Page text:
We love to follow the achievements of the top jiu-jitsu competitors and are inspired by their technical innovations, sharpness and creativity.
But who is actually far more important to our BJJ learning is that guy beside you on the mat every week. The training partner who is the one you still the new techniques with and who tests you in rolling.
Ideally, you are of similar levels of skill. If you could choose, you would have a little heavier and stronger opponent that incorrectly performed techniques would simply not work. They would keep your jiu-jitsu honest. If you can’t make the technique work on them…then you have some more work to do.
This guy in the slightly stinky kimono is going to be your most valuable ally in developing your jiu-jitsu. It also helps if they have a good sense of humour and you can share a laugh over the sometimes absurd things that happen on the mats.
Some students take choosing training partners in class casually. When the instructor tells everyone to drill that day’s techniques, they glance around for a stray body and pair up.
If you find someone who you like to train with, put some energy into cultivating that training partner. I would message my best training partners before the class and ask “Are you training today? I really want to work on those back takes.”
Your training time and development are too important to just train with whatever body with a pulse is on the mat.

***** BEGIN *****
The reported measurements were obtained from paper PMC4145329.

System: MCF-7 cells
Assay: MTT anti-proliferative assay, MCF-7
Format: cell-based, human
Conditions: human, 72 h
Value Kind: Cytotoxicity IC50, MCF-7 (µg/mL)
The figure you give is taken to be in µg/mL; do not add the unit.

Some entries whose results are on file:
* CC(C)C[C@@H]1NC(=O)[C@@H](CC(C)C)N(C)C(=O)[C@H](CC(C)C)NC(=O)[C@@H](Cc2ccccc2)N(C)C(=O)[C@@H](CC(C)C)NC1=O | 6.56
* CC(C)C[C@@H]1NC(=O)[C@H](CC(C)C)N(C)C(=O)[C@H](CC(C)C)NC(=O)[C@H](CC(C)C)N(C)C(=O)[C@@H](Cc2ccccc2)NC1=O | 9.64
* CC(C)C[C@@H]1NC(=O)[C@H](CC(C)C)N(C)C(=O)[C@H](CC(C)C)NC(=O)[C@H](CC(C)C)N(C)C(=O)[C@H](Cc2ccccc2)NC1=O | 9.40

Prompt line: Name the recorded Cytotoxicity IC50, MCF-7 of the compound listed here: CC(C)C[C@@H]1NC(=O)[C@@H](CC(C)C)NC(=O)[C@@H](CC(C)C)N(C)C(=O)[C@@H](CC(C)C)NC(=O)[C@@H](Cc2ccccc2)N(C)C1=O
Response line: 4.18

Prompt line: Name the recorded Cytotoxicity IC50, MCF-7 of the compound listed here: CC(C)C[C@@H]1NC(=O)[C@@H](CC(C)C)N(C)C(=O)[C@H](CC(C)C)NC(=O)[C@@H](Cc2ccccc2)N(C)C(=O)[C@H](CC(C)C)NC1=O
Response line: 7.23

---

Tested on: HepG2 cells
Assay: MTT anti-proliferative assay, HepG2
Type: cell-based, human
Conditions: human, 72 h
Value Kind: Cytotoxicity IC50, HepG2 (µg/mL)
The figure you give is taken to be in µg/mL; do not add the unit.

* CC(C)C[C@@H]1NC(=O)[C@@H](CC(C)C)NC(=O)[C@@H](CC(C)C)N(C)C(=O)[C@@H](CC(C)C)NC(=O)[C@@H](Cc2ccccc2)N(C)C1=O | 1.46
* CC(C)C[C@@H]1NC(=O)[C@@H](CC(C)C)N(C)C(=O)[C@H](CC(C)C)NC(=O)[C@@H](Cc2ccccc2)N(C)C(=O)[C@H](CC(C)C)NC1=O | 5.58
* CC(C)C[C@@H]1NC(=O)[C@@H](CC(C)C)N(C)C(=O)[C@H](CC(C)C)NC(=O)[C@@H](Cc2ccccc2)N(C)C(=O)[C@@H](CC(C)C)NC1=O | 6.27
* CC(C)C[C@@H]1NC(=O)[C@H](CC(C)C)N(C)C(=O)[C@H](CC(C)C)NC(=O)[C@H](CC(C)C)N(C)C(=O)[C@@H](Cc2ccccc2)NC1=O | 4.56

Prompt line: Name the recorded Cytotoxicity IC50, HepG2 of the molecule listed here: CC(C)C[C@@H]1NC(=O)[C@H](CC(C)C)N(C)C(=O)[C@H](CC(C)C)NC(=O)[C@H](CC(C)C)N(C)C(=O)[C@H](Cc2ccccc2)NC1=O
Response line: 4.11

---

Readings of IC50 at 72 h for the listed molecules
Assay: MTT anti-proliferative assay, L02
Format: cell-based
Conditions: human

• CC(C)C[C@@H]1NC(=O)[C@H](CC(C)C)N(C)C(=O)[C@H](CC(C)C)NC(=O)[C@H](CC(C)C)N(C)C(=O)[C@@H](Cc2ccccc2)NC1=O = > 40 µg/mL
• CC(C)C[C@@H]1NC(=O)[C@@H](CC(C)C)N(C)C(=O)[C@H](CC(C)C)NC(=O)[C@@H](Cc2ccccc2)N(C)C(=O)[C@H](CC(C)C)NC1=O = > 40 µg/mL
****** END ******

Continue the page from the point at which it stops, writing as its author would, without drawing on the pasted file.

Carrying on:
I am a big believer in picking a position that you want to add to your game and focusing on it for a month. Ideally, you can agree on a position with your best training partners and drill it together. Use specific training to sharpen that knowledge together. Combine your minds and you can go much further together.
The last point I’d like to make is about being accountable to your partners. If they are preparing for a competition, you should feel an obligation to not miss training and help them prepare. They can not prepare without you!
When you feel lazy some days, a message scolding you and pushing you into grabbing your gi and getting to the academy makes the difference between you training and not. Being accountable to your partners will help get your rear end into the academy on days when you otherwise would have missed training.
So here is a cheers to those valuable training partners who you sweat and learn with and battle every week. When you find great training partners, appreciate their value. You couldn’t be your best without them!
Credits: Mark Mullen
Gracie Barra Black belt based in Saigon, Vietnam